ISU's student newspaper recently published a story on Dr. Ada Hayden, the first woman to earn a Ph.D. from ISU (1918). While preserving Iowa's disappearing prairie was her passion, she also documented the rapid spread of Canada thistle across Iowa. In a 1934 paper published in the American Journal of Botany, she made several statements that are especially fitting considering the current invasion of Palmer amaranth:
1) "Failure to destroy initial patches of introduced thistles . . . is accountable for unhampered spread of the thistle."
2) "The economic insecurity of agricultural pursuits from 1921 to 1932 which resulted in relaxed vigilance in farming operations has favored the occupation of new territory by Canada thistle."
3) "Introduction of Canada thistle into new communities appears to be incident primarily to industrial activities of man."
4) "The local dispersal of the plant seems to be the result largely of the efficient mechanism of the plumed fruits, combined with widespread failure of human agency to destroy the plants before fruiting occurs."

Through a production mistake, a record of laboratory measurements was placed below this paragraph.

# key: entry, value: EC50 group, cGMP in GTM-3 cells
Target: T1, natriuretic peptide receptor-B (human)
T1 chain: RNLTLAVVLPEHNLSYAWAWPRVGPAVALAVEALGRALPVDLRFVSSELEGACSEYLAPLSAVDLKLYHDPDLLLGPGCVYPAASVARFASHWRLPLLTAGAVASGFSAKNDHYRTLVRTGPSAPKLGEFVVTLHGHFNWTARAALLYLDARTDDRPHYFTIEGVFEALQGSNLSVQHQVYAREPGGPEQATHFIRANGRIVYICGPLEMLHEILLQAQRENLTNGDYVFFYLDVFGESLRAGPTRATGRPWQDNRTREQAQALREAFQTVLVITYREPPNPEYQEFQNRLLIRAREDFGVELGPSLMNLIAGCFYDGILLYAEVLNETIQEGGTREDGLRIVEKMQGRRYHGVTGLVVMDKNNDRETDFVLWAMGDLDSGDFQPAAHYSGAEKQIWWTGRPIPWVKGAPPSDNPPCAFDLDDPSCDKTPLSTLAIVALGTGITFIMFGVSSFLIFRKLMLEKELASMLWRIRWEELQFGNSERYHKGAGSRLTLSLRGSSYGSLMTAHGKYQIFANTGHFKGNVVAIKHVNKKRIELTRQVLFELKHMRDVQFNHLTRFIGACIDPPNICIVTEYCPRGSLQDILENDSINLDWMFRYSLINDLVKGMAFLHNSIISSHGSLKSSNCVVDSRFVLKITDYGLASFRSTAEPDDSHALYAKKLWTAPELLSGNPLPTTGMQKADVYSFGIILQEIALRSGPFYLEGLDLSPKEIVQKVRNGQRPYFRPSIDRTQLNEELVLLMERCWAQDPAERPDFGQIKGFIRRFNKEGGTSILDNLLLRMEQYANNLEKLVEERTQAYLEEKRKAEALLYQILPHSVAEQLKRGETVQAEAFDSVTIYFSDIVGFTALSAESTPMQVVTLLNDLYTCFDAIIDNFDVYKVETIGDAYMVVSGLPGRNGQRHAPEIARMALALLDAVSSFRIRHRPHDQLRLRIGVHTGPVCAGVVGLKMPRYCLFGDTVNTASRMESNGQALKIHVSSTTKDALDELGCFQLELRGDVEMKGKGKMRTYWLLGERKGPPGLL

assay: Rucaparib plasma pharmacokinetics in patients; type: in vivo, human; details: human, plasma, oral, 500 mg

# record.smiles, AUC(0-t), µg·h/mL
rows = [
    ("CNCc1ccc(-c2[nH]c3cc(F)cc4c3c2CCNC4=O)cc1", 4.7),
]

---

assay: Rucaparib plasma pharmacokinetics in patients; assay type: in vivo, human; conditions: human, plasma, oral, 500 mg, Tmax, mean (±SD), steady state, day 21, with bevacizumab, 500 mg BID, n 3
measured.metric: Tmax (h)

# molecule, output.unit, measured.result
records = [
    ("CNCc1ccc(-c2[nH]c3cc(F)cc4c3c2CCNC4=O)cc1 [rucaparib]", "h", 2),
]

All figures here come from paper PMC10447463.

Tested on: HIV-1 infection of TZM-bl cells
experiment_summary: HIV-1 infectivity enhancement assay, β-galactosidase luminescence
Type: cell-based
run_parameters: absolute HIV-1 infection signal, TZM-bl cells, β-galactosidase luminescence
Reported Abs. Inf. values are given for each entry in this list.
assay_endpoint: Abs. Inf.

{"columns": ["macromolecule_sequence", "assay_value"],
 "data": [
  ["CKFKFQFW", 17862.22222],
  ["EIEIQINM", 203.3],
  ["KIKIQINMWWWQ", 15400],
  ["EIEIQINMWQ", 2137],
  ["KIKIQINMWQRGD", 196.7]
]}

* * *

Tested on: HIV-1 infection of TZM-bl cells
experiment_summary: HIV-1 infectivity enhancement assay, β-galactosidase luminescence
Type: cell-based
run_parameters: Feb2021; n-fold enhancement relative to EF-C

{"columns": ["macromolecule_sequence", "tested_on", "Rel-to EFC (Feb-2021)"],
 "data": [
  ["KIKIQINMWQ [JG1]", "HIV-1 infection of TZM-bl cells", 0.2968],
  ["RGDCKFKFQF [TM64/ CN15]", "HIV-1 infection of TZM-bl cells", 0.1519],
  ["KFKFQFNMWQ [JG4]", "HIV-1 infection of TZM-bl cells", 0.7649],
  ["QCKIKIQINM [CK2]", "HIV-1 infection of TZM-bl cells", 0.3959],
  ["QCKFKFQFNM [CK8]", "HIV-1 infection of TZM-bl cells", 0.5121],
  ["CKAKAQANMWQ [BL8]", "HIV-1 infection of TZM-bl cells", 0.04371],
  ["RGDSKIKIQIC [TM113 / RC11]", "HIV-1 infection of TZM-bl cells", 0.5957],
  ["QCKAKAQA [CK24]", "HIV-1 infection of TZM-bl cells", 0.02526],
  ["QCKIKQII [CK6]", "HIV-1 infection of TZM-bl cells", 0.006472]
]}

There are many parallels between the invasions of Canada thistle and Palmer amaranth. I hope we can look back in 30 years and say that we learned from the failures with Canada thistle, and that the spread of Palmer amaranth in Iowa was greatly impeded by our actions. Due to narrow margins, many farmers will be hesitant to go the extra mile needed to eradicate new introductions of Palmer amaranth, but in the long run those dollars could be one of the best investments made by a farm.
I prepared a longer article on the old weed science website that reviewed the history of Canada thistle in Iowa.
Reference: Hayden, A. 1934. Distribution and reproduction of Canada thistle in Iowa. Amer. J. Bot. 21:355-373.